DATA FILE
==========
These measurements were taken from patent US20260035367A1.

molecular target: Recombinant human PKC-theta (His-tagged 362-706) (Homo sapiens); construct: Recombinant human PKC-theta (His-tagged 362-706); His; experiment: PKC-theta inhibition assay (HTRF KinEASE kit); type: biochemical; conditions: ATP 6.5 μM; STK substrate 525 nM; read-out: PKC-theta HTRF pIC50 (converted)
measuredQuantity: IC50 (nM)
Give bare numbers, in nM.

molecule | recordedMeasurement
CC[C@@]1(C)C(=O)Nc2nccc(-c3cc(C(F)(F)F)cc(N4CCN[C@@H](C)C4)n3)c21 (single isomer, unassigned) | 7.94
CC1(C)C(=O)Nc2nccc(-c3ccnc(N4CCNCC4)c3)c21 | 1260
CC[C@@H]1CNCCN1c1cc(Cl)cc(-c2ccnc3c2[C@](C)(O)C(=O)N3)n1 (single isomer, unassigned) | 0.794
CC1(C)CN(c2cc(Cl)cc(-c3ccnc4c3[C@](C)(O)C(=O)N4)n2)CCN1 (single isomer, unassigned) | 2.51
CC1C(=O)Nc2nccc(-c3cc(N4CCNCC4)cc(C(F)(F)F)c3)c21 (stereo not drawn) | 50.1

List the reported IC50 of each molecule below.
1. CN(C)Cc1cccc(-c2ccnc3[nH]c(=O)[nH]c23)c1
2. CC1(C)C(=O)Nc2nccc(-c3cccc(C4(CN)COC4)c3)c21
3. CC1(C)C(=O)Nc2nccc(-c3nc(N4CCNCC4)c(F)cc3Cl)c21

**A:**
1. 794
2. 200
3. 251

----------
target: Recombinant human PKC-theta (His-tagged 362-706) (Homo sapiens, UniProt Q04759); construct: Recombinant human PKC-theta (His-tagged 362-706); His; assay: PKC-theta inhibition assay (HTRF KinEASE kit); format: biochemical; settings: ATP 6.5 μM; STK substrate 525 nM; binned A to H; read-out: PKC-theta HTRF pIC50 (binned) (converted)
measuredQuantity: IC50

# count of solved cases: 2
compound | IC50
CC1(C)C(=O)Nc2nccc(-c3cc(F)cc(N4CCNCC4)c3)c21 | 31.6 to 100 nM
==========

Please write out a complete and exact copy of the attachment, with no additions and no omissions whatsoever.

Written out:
These measurements were taken from patent US20260035367A1.

molecular target: Recombinant human PKC-theta (His-tagged 362-706) (Homo sapiens); construct: Recombinant human PKC-theta (His-tagged 362-706); His; experiment: PKC-theta inhibition assay (HTRF KinEASE kit); type: biochemical; conditions: ATP 6.5 μM; STK substrate 525 nM; read-out: PKC-theta HTRF pIC50 (converted)
measuredQuantity: IC50 (nM)
Give bare numbers, in nM.

molecule | recordedMeasurement
CC[C@@]1(C)C(=O)Nc2nccc(-c3cc(C(F)(F)F)cc(N4CCN[C@@H](C)C4)n3)c21 (single isomer, unassigned) | 7.94
CC1(C)C(=O)Nc2nccc(-c3ccnc(N4CCNCC4)c3)c21 | 1260
CC[C@@H]1CNCCN1c1cc(Cl)cc(-c2ccnc3c2[C@](C)(O)C(=O)N3)n1 (single isomer, unassigned) | 0.794
CC1(C)CN(c2cc(Cl)cc(-c3ccnc4c3[C@](C)(O)C(=O)N4)n2)CCN1 (single isomer, unassigned) | 2.51
CC1C(=O)Nc2nccc(-c3cc(N4CCNCC4)cc(C(F)(F)F)c3)c21 (stereo not drawn) | 50.1

List the reported IC50 of each molecule below.
1. CN(C)Cc1cccc(-c2ccnc3[nH]c(=O)[nH]c23)c1
2. CC1(C)C(=O)Nc2nccc(-c3cccc(C4(CN)COC4)c3)c21
3. CC1(C)C(=O)Nc2nccc(-c3nc(N4CCNCC4)c(F)cc3Cl)c21

**A:**
1. 794
2. 200
3. 251

----------
target: Recombinant human PKC-theta (His-tagged 362-706) (Homo sapiens, UniProt Q04759); construct: Recombinant human PKC-theta (His-tagged 362-706); His; assay: PKC-theta inhibition assay (HTRF KinEASE kit); format: biochemical; settings: ATP 6.5 μM; STK substrate 525 nM; binned A to H; read-out: PKC-theta HTRF pIC50 (binned) (converted)
measuredQuantity: IC50

# count of solved cases: 2
compound | IC50
CC1(C)C(=O)Nc2nccc(-c3cc(F)cc(N4CCNCC4)c3)c21 | 31.6 to 100 nM